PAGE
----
Creekers vs River Runners vs Playboats

Hey Guys

My friend has just started kayaking and she is trying to decide what kind of kayak she should buy as her first boat. At the moment she can roll and paddle grade two but shes pretty gutsy and she seems to progress pretty quickly. She wants a kayak that she can learn as many skills as possible. Everyone shes asked has had a different opinion on what kind of boat she should get, RAD185, Smoothy, Mini, river style playboat etc. I think shes looking at getting a bliss-stick boat but apart from that had no idea what to choose. I was wondering what peoples opinions are on the best kind of kayak.

Cool thanks

Toni

Toni's picture

Hey thanks for all the feedback. She ended up getting a flippy and a mini I think, crazy girl, now she just needs to get a car!

Andyblistick's picture

From the description of the paddler given on your posts the likely compromise is to go for boat with a flat bottom, that is friendly to use, that can handle most situations but is still fun to cruise down a river on without handing out a spanking every time she crosses an eddy line.

My suggestion is to try out a wave sport X, or EZ the boat that has won about 4 world titles for playboats (that is the X), but are old now and hard to find, or a Pyranha inazone 230, or 220, or 240, or even an I3 or recoil, but don't go to waimarino as they don't even reply your emails and wouldn't know service if it hit them in the face. Depending on her size and what rivers you have around you. If she catches the bug and wants to go more into kayaking then get into a creeker at later stages once more skills have been developed, but a river running playboat is a great compromise.

A rad is designed more for play and aerial maneuvers and not many beginners/intermediate paddlers do these on purpose, after all rad stands for radial aerial design. It is short and once in a hole it can be hard to pull out again and being short it is easy to catch on eddy lines and hard to roll off it, so punishment handed out. in a perfect world we all have a 3 boat collection at least, one being a great playboat, something like a Rad, the second a river runner that can catch eddies and then get out onto a wave and still have fun, the third is a full on creeker, so start in the middle ground, The best all round boat made in NZ would be a Blitz, as the specials may be too small and edgy, depending on size again.

Hope this helps

Andy

liam's picture

essentually she needs to paddle few different boats to decide what she prefers. i started off in a dagger avengence which i am now giving to lil bro to learn it was a great boat to learn in cause it ment that ihad to learn how to rescue myself i now mostly paddle a mysticand yes it can be a bore sometimes deu to how forgiving it is but it also helping me push to higher grades to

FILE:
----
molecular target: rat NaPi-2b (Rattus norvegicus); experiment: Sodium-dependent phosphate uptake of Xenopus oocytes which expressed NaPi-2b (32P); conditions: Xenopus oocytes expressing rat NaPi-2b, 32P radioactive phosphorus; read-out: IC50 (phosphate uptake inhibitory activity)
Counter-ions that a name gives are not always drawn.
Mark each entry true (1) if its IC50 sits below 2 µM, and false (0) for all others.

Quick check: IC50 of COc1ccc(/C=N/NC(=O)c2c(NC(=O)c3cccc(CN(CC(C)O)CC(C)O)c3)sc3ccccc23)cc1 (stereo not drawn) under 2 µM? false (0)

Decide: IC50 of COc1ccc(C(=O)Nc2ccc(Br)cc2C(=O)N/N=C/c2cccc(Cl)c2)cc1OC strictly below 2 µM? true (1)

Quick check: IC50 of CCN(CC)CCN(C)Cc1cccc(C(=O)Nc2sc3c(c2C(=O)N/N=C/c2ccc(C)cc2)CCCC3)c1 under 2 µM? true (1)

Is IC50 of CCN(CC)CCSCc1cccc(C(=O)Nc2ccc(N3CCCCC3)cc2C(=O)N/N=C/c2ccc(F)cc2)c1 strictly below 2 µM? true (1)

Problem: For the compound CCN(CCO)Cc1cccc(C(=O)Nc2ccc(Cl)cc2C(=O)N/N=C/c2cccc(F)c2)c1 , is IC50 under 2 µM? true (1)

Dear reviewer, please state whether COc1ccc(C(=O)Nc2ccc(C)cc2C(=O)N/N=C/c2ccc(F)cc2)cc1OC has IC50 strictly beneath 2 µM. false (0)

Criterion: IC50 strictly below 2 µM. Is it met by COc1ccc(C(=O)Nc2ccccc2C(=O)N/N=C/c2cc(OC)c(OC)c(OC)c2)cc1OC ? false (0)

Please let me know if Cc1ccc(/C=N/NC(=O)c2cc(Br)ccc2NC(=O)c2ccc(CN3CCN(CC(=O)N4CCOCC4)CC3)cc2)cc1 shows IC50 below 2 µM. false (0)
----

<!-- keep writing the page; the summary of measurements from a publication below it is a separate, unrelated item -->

damo's picture

Im pretty sure they would be open on the weekend

damo's picture

Try some older longer playboats as well if you can. Call in to Waimarino, they have a bunch of different playboats you could try. Not far from the Wairoa either.

lou.k's picture

im paddling wairoa tomorrow with a rad 185 i got from work and i hope that will go alright.
i know i will feel better in a creeker but i dont want to sit back on grade 2's in a creek boat. i want to be pushed on grade 2's and be forced to work on railing and eddying and what not. im going to take the mystic from work next time i go paddling (we dont have a mini at the shop)
im really liking the rad but i dont want to make my decision off just that. i only have a rad 180 185 and 195 a flippy a mystic and a SCUD i can try out from work.
is that being a big enough boat slut? :P
i dont think ill bothing with the 180 or 195 though. and maybe not the flippy so that leaved the SCUD and mystic... hmmm maybe not.
i would still appreciate anyones input =)

boaterboy888's picture

the first thing is listen to the people you paddle with. they are the once you see all the time, know what you paddle like and can keep helping you while on the river. listen to what everyone else say. but a grain of salt with everything.
Play boats are going to make you work on the railling and edging. they are also going to make you read the river and paddle safely, and not cheat. go for a rad. good play boats that are really friendly. but you are not going to learn how to drive a boat.
creek boats will make you learn how to drive a boat the right way, and will make things easyier. but you will not have to read the river as much. creeks boat go over or throught most things.
all in all. best thing to do is become the biggist boat slut you can. and listen to everything the person says about that boat. but i comes down to what you feel comfortable in. good luck. there is a lot out there

sanga's picture

Different boats are for different things, it's pointless comparing a playboat to a creekboat in terms of performance. The boats which give the best technique are usually longer with a round hull (rpm, kendo, turbo etc). There is a reason slalom paddlers have the best technique - they paddle boats similar to this shape which require good technique to make them work for you. They are also easier to roll which is a good thing for a beginner.
Playboats are harder to roll with flat hulls and no length - they are easy to turn and manouevre but are super slow and hard to style in - this is why if you get in a creeker from a playboat you will struggle to turn it.